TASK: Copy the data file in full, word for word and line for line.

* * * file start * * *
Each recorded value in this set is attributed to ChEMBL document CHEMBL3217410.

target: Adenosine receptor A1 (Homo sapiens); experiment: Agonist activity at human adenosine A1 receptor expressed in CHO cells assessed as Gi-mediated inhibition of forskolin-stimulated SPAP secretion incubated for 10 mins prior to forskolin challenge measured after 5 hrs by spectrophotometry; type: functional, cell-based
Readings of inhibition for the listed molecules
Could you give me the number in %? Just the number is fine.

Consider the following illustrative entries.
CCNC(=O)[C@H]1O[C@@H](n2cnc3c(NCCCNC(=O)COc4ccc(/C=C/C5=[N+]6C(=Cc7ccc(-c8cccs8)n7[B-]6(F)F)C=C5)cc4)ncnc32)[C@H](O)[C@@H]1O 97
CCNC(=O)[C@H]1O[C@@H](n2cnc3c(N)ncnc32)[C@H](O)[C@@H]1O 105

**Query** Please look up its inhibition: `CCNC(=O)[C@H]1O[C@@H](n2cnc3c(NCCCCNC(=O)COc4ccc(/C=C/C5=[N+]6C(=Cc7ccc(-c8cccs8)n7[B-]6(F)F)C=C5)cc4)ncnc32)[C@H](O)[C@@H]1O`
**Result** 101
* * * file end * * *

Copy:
Each recorded value in this set is attributed to ChEMBL document CHEMBL3217410.

target: Adenosine receptor A1 (Homo sapiens); experiment: Agonist activity at human adenosine A1 receptor expressed in CHO cells assessed as Gi-mediated inhibition of forskolin-stimulated SPAP secretion incubated for 10 mins prior to forskolin challenge measured after 5 hrs by spectrophotometry; type: functional, cell-based
Readings of inhibition for the listed molecules
Could you give me the number in %? Just the number is fine.

Consider the following illustrative entries.
CCNC(=O)[C@H]1O[C@@H](n2cnc3c(NCCCNC(=O)COc4ccc(/C=C/C5=[N+]6C(=Cc7ccc(-c8cccs8)n7[B-]6(F)F)C=C5)cc4)ncnc32)[C@H](O)[C@@H]1O 97
CCNC(=O)[C@H]1O[C@@H](n2cnc3c(N)ncnc32)[C@H](O)[C@@H]1O 105

**Query** Please look up its inhibition: `CCNC(=O)[C@H]1O[C@@H](n2cnc3c(NCCCCNC(=O)COc4ccc(/C=C/C5=[N+]6C(=Cc7ccc(-c8cccs8)n7[B-]6(F)F)C=C5)cc4)ncnc32)[C@H](O)[C@@H]1O`
**Result** 101